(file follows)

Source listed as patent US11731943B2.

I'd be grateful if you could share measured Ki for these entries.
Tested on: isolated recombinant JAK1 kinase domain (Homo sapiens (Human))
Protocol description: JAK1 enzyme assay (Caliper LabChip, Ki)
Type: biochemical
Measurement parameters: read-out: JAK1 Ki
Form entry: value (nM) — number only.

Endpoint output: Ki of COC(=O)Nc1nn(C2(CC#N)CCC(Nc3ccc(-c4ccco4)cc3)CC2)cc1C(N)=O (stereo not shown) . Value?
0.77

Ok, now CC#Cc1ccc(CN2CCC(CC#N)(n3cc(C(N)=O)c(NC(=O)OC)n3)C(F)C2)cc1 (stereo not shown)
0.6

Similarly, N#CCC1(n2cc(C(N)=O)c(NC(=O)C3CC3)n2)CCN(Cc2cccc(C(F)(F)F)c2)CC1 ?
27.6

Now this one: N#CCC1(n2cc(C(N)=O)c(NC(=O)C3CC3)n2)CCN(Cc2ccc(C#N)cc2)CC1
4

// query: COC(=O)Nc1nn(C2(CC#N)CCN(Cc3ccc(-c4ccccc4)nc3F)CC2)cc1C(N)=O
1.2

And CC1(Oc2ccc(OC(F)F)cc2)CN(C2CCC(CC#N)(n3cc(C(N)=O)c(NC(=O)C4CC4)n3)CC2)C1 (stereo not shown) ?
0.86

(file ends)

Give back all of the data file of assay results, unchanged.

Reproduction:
Source listed as patent US11731943B2.

I'd be grateful if you could share measured Ki for these entries.
Tested on: isolated recombinant JAK1 kinase domain (Homo sapiens (Human))
Protocol description: JAK1 enzyme assay (Caliper LabChip, Ki)
Type: biochemical
Measurement parameters: read-out: JAK1 Ki
Form entry: value (nM) — number only.

Endpoint output: Ki of COC(=O)Nc1nn(C2(CC#N)CCC(Nc3ccc(-c4ccco4)cc3)CC2)cc1C(N)=O (stereo not shown) . Value?
0.77

Ok, now CC#Cc1ccc(CN2CCC(CC#N)(n3cc(C(N)=O)c(NC(=O)OC)n3)C(F)C2)cc1 (stereo not shown)
0.6

Similarly, N#CCC1(n2cc(C(N)=O)c(NC(=O)C3CC3)n2)CCN(Cc2cccc(C(F)(F)F)c2)CC1 ?
27.6

Now this one: N#CCC1(n2cc(C(N)=O)c(NC(=O)C3CC3)n2)CCN(Cc2ccc(C#N)cc2)CC1
4

// query: COC(=O)Nc1nn(C2(CC#N)CCN(Cc3ccc(-c4ccccc4)nc3F)CC2)cc1C(N)=O
1.2

And CC1(Oc2ccc(OC(F)F)cc2)CN(C2CCC(CC#N)(n3cc(C(N)=O)c(NC(=O)C4CC4)n3)CC2)C1 (stereo not shown) ?
0.86